Douglas A. Ollivant

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Douglas A. Ollivant is a Senior Fellow in the Future of War program at New America and a managing partner at Mantid International. A two-tour veteran of the Iraq war and a senior advisor in Afghanistan, he served as a National Security Council director in both the George W. Bush and Obama administrations. He holds a doctorate in political theory from Indiana University.

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Foreign Policy Essay

A New Source of U.S. Influence in Iraq

Editor’s Note: U.S. influence in Iraq, uneven in the best of times, often suffers from a lack of leverage. As a result, the United States has found it harder to counter Iran’s influence, fight terrorism, improve governance or achieve other goals. Douglas Ollivant of New America finds a new bright spot in the U.S. effort. By using the Magnitsky Act, designed to counter corruption and human rights abuses, the United States is discrediting some of the country’s worst actors and thus indirectly empowering local U.S. allies.

Daniel Byman

Foreign Policy Essay

The Other Battle in Iraq

Editor’s Note: The last year saw a rare bit of good news in Iraq, as the government there expelled much of the Islamic State from its territory. However, many problems plague the country. Douglas Ollivant of New America warns that the Iraqi government now must take on a far more pernicious foe: corruption. He details the problems this causes in Iraq and offers ideas on how to reduce it.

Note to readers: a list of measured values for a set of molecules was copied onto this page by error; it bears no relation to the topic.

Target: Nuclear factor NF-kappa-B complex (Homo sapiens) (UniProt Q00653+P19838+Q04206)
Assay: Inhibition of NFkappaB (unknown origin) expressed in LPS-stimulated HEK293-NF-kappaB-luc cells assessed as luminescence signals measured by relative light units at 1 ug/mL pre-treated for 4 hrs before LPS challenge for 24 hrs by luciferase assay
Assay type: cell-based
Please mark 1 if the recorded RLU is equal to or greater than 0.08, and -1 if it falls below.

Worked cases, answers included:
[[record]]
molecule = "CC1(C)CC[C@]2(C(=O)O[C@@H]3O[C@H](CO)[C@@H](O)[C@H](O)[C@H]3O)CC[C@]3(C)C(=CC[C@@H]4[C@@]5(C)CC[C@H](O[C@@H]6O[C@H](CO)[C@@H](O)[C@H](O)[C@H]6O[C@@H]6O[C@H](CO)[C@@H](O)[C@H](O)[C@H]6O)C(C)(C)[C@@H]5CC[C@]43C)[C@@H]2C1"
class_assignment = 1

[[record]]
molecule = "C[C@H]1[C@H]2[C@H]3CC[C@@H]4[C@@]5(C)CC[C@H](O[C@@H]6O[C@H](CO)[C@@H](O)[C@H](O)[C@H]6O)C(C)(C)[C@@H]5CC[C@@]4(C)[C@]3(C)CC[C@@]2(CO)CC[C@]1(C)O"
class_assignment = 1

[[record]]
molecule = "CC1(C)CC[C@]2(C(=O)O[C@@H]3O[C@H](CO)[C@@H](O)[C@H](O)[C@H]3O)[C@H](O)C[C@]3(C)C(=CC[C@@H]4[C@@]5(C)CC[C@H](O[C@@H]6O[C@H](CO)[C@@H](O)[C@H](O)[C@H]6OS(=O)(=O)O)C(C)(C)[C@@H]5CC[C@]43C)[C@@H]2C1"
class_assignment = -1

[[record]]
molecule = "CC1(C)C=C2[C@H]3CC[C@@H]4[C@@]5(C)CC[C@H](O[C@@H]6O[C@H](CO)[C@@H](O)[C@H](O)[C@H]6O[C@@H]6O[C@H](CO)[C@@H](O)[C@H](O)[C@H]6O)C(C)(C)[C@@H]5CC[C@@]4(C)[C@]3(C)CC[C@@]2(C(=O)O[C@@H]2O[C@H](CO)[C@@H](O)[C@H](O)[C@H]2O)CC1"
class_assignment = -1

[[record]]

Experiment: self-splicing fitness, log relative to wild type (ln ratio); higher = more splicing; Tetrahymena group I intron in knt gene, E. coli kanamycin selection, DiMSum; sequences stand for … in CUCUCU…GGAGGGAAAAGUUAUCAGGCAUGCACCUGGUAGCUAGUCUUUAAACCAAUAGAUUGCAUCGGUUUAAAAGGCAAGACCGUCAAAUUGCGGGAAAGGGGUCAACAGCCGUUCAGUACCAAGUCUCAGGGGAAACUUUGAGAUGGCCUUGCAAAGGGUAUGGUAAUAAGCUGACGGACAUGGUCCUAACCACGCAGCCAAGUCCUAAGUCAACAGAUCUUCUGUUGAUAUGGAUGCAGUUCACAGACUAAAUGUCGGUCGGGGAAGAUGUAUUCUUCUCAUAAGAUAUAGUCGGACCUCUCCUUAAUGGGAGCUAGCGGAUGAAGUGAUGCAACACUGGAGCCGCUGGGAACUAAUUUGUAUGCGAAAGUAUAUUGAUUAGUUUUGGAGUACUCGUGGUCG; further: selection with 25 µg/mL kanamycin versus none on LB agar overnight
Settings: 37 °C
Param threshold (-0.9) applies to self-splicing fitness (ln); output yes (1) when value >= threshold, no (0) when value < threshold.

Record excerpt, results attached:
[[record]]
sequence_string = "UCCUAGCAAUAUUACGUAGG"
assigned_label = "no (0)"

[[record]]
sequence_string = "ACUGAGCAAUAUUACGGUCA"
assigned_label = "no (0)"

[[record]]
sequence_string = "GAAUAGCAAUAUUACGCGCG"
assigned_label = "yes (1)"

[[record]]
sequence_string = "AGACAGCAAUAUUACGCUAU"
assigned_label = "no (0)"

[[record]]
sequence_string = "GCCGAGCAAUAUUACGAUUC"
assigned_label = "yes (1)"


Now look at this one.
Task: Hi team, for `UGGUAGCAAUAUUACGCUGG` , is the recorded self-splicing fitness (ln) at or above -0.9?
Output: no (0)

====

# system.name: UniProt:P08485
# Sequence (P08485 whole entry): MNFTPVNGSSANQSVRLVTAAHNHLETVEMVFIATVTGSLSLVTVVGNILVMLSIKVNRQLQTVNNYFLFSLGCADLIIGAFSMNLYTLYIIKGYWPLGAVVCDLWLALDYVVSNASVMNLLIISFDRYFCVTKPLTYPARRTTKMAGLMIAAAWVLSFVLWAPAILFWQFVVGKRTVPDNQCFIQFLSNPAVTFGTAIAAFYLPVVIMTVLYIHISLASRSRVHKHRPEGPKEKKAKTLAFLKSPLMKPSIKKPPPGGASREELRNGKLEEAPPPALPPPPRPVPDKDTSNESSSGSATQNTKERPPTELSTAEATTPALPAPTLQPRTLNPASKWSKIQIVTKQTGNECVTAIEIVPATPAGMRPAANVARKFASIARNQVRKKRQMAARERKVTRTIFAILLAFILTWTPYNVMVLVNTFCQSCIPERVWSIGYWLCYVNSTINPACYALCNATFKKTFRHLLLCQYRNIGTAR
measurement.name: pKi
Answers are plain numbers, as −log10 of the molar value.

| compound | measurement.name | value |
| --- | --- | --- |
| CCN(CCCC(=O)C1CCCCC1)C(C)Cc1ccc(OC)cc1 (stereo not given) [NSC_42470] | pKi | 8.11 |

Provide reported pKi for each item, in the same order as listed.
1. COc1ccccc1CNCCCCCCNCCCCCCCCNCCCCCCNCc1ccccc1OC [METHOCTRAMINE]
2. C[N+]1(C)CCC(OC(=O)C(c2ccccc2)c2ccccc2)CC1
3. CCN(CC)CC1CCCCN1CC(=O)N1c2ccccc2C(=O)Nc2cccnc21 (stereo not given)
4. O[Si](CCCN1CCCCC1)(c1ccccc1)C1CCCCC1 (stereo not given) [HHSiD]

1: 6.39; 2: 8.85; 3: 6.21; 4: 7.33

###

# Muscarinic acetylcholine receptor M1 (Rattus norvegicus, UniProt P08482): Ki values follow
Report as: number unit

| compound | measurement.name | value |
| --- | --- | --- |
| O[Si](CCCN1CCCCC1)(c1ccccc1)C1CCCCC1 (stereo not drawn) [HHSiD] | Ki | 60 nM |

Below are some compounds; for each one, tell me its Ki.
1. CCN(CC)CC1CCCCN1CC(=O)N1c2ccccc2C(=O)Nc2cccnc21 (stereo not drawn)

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Foreign Policy Essay

Two Cheers for Baghdad

Editor’s Note: The Islamic State is based in Syria and Iraq, and the struggle to fight it crosses borders. However, the two governments of these countries, both rightly maligned and often lumped together, differ tremendously. Douglas Ollivant of New America contrasts the two, pointing out that Iraq remains a functioning partner while the challenges in Syria are far graver.

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